This is how gurus, psychics, fortune tellers and the like have survived for as long as the human race has been around.

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    The problem with Feynman’s formulation of science is the vagueness of the starting point: a guess. A guess can be nothing but a random formulation with apparent precision but with no connection to reality – aka a wish. It can be the result of an unexamined subconscious integration of one’s past experience. It can also be the result of a careful conscious integration of a large amount of empirical data. Which is it?

    Then you have the problem of translating the guess into a series of experiments to test it. If the guess is nothing but a wish without foundation observation, the test will be malformed and impossible to interpret correctly. For example, I might have a wish to win at roulette by betting on red 13. My Experiment is there by formulated as a bet of a $1000 on red 13. Then, if I win, I will place $1000 on black 5. Then, if I lose, the interpretation is that my guess was correct.

    However, the original failure was not to take into account the CONTEXT of the original guess. It was a wish about something that is strictly a stochastic process. Meaning that it is impossible to know enough about the process to predict with precision and accuracy of any given trial beyond the ball will land someplace. Because of this lack of consideration of the necessary and sufficient context, the interpretation of the experimental result is seriously flawed.

    The error then compounds with the belief that something can be “good” in theory but “bad” in practice. Yet, the wish was not a theory about anything real. It was only a wish without recognition of the context of its application. The so called theory can be found to be “right” only by accident. As it was in my above sample.

    Contrast this with Newton’s “guess” of the laws of motion and mechanics. A massive amount of “practical” information had been accumulated by thousands of years of human experience. Add to that the epicycles theory of planetary motion and the Kepler simplification of the understanding of planetary motion. Newtons laws of motion applied to the problem of planetary motion got it right. That is except for the miniscule variation in the perturbation of the orbit of Mercury. Which was not known for many years thereafter until the ability to measure planetary orbits, based upon Newton’s laws, discovered it. Newton’s “guess” was extremely accurate and useful within a human context. It helped to create the industrial revolution of the 18th and 19th centuries.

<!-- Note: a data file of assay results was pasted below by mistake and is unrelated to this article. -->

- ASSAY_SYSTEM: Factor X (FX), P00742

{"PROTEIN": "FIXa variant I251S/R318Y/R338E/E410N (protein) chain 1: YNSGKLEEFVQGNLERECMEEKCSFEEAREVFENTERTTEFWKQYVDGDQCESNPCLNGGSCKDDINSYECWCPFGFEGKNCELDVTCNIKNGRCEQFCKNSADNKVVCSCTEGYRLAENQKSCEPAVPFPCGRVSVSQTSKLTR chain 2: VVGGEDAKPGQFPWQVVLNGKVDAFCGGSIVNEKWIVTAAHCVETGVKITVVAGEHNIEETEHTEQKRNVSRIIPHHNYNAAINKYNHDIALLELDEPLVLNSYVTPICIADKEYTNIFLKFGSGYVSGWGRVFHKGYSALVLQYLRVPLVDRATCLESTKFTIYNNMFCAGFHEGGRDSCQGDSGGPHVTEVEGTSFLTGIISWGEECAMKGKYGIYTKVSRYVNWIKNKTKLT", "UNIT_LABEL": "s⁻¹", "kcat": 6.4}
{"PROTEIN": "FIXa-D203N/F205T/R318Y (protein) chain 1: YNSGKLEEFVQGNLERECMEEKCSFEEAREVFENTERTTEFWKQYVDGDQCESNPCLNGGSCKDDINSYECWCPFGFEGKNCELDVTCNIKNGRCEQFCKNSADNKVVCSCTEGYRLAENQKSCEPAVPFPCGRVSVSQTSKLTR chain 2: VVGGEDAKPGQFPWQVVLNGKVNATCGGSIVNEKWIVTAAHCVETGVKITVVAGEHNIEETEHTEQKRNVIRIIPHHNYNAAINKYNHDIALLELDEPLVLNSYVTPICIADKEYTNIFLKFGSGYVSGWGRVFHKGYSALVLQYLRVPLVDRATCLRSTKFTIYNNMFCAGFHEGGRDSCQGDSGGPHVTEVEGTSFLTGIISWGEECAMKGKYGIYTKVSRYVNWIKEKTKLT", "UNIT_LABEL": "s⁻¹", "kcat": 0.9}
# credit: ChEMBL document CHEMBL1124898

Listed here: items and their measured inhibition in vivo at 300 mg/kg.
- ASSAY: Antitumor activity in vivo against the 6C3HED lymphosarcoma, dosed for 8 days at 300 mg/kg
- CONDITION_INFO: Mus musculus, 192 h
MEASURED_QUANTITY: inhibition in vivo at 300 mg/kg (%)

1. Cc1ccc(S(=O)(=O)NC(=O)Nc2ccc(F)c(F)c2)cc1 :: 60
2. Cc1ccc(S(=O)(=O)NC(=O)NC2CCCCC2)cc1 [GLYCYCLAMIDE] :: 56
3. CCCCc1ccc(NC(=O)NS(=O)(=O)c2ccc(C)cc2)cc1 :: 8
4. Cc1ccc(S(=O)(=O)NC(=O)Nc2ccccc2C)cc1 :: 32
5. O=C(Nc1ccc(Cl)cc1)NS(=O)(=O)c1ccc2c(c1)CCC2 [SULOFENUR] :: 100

The bottom line is that for Feynman’s kind of guess to work with any degree of reliability it must be based upon a substantial amount of induction. Induction that has been crosschecked and validated over as wide of context as possible.

    I know. I must consider the black swan effect. However, the black swan effect enters in to the induction process by a fundamental failure to use the inductive process correctly. The primary error is to fail to make your statements of fact strictly coherent with your observation.

    For example, consider the presumptive statement that “All swans are white.” No. That is NOT the correct statement. The correct statement is: “All the creatures I have identified as being swans have been white.” The first statement is nothing but a guess: aka WAG. You don’t know any such thing. As a consequence, you are surprised when you see a black swan.

    What you do know that is a fact is the second statement. Then, when you see a black swan, you can question the relevance of the color of the feathers as being a fundamental part of being a swan or not. If it isn’t fundamental, then black swans or red or even green swans won’t be a problem. If it is, then the black swan is not a swan but is something else. How about calling it a “black swan”?

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    James Strom

    If Feynman had flown in the Starship Enterprise under Captain Kirk, he might have heard a line something like this: “I’d trust a guess from you, Mr. Feynman more than facts from most other people”. (Sorry, I wasn’t able to find the exact quote.)

    Feynman was oversimplifying matters when he said that scientific hypotheses originate in a guess. Some scientists, not only Feynman, but also the likes of Niels Bohr and John von Neumann, and others of course, made guesses that were much more likely to be true than guesses of others–learned guesses.

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      That Feynman was “oversimplifying” is a presumption (guess?) on your part. The evidence at hand is that his word “guess” was vague, indistinct, ambiguous. The best one can do is ask for clarification. Unfortunately, Feynman is not around to clarify his statement.